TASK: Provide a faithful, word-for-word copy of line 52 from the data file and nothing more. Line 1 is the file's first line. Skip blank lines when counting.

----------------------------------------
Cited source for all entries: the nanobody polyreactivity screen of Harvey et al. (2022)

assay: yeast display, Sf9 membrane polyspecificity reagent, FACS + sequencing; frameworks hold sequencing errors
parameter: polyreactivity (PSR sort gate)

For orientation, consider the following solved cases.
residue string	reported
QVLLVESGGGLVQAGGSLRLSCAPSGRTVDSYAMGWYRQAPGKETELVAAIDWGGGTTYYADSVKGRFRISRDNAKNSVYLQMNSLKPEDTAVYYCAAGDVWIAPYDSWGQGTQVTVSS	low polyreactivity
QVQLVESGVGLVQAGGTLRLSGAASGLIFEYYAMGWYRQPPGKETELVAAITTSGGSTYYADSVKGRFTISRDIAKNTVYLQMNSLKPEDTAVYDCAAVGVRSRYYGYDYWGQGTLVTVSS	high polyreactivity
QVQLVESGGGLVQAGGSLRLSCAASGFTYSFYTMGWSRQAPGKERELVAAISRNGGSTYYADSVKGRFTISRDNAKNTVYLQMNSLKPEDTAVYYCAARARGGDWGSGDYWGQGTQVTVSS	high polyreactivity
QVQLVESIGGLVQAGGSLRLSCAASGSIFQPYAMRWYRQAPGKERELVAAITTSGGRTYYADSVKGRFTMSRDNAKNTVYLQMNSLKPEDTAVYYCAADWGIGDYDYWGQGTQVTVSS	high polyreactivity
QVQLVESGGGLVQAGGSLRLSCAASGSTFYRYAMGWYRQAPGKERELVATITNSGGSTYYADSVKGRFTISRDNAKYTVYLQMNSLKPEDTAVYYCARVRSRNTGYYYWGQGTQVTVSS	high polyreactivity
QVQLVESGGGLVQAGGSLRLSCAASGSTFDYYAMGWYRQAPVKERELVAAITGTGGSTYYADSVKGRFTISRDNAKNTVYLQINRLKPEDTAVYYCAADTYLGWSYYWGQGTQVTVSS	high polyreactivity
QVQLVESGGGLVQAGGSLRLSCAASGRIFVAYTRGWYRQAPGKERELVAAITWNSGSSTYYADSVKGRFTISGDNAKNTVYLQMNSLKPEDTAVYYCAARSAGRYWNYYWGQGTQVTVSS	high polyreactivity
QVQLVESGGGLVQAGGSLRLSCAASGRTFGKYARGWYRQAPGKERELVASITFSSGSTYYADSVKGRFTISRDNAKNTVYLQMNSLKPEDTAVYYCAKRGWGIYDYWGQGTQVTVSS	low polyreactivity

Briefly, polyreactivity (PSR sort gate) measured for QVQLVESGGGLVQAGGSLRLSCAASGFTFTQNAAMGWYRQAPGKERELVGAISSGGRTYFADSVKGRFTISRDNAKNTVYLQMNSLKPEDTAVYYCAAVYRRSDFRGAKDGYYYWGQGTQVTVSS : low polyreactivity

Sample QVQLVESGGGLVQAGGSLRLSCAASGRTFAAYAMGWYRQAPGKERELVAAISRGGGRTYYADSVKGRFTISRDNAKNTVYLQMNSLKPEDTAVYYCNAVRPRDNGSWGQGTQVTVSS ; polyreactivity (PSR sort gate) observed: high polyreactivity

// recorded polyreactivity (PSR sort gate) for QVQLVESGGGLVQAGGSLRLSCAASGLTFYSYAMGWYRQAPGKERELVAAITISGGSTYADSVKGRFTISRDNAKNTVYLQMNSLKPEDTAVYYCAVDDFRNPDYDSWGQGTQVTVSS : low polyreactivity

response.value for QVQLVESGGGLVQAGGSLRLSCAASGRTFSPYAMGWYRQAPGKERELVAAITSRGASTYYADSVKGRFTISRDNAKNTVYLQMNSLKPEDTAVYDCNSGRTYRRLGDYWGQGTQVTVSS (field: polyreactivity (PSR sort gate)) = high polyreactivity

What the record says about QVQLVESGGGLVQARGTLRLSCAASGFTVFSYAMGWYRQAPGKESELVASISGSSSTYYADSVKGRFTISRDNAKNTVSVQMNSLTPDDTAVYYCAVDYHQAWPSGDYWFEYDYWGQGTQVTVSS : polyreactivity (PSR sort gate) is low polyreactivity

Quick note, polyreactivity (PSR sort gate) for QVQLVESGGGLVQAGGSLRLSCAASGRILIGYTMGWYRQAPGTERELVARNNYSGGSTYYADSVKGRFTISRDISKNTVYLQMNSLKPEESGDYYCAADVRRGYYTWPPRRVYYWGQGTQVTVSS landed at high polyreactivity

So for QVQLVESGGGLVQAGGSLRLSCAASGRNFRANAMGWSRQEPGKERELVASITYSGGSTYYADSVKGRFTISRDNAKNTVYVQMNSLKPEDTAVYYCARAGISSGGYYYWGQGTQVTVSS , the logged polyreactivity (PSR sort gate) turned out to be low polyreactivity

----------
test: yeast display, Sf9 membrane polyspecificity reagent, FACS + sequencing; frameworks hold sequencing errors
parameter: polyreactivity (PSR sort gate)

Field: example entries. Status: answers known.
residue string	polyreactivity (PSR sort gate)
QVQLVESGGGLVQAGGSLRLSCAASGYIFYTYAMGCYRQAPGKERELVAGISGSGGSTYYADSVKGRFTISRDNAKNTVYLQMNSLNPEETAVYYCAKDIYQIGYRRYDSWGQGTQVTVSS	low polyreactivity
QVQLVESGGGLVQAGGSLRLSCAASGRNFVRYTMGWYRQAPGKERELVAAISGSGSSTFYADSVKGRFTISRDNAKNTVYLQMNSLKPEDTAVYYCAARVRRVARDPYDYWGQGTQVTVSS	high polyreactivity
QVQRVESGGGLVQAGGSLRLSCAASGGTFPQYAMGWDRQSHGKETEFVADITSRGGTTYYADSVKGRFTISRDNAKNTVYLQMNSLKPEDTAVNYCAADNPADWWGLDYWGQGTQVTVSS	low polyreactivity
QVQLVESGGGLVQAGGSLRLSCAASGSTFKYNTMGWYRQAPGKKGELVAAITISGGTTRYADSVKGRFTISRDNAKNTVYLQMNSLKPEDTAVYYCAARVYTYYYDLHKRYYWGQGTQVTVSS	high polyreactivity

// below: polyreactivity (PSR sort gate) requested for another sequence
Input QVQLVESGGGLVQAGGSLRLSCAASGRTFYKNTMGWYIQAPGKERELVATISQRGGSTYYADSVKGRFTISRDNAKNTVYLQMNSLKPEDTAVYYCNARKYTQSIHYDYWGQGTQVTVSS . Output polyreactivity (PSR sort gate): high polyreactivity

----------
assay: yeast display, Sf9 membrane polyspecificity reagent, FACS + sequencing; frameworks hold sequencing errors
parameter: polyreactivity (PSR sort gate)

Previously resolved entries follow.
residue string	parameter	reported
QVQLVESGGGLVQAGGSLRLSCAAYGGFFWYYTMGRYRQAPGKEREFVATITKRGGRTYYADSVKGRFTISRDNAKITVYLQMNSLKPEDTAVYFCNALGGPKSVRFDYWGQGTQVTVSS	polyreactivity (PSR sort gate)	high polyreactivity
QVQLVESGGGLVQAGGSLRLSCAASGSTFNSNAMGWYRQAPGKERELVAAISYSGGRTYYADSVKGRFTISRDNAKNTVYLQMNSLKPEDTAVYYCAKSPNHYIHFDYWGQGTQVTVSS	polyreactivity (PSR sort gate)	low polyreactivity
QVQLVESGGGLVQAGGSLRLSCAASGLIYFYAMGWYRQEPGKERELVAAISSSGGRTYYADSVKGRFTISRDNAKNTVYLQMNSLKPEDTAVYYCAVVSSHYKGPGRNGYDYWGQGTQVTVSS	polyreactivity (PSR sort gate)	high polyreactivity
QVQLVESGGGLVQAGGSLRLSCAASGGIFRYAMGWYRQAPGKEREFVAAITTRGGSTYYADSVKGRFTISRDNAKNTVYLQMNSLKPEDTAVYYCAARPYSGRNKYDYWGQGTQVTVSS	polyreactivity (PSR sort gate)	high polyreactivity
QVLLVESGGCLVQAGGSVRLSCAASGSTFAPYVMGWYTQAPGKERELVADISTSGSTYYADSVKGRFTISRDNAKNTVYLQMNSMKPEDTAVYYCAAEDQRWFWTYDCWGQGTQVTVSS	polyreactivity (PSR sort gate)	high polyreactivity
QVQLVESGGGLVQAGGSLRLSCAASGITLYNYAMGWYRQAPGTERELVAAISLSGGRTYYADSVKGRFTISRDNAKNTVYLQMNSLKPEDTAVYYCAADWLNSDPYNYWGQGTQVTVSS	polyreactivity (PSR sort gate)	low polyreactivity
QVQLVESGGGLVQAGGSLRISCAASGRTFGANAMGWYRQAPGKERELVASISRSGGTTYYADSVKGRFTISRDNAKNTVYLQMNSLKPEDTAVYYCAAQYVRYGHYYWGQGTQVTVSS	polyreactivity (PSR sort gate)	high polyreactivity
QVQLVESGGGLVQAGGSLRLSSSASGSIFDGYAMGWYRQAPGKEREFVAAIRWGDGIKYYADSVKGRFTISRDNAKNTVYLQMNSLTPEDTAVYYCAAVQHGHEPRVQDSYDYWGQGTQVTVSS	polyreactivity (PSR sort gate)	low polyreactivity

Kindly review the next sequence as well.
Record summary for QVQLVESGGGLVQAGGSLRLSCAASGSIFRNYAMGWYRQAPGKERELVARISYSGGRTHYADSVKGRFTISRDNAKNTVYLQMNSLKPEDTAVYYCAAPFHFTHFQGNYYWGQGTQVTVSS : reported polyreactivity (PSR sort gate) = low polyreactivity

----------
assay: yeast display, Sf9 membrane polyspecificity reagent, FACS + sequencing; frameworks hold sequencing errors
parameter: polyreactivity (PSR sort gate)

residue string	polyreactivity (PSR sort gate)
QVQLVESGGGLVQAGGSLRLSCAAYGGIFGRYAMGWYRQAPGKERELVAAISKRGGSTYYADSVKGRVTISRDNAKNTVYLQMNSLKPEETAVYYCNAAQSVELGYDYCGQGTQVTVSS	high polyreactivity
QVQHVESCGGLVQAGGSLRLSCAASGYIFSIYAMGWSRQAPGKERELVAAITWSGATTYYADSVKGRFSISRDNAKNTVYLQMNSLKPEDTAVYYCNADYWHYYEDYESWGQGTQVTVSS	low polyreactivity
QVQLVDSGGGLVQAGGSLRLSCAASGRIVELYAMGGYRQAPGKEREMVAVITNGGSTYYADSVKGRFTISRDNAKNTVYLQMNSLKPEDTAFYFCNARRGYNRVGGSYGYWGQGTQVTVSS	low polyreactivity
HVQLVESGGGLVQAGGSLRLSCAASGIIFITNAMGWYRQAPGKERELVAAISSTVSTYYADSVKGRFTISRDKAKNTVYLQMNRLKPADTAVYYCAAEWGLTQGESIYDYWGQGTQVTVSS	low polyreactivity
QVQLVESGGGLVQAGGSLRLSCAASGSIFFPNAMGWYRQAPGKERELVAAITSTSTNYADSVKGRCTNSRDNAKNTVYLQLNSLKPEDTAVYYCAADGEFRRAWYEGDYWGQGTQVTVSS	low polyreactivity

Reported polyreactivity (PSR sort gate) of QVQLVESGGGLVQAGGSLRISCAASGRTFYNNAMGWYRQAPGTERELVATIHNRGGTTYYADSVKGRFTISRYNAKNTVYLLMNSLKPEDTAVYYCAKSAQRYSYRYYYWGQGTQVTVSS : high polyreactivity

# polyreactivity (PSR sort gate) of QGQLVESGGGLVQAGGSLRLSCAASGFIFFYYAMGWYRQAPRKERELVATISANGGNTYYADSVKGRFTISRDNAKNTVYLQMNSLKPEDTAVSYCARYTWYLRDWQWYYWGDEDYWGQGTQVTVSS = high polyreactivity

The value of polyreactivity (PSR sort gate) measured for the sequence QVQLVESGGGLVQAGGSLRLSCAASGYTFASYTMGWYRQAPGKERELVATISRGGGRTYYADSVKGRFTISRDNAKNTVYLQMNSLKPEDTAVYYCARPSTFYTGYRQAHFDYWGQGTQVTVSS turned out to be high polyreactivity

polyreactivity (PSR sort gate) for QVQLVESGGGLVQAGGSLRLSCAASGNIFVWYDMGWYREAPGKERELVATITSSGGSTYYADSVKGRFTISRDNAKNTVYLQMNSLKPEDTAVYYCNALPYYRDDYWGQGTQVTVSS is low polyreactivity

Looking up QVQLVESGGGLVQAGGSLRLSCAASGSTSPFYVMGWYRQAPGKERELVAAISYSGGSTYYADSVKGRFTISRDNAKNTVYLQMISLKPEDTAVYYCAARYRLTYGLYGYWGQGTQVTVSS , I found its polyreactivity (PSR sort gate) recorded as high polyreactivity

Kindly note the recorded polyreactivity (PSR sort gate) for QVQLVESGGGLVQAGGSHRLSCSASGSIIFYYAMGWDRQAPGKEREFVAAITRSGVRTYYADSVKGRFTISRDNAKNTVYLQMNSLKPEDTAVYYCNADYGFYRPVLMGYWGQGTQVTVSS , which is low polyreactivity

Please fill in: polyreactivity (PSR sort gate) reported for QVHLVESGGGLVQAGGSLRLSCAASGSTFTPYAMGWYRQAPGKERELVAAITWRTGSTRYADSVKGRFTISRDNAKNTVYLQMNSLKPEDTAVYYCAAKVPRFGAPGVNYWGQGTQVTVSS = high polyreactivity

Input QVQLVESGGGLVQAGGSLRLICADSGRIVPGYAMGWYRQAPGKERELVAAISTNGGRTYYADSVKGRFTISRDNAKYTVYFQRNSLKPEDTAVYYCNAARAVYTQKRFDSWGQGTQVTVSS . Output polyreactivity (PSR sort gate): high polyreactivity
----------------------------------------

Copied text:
QVQHVESCGGLVQAGGSLRLSCAASGYIFSIYAMGWSRQAPGKERELVAAITWSGATTYYADSVKGRFSISRDNAKNTVYLQMNSLKPEDTAVYYCNADYWHYYEDYESWGQGTQVTVSS	low polyreactivity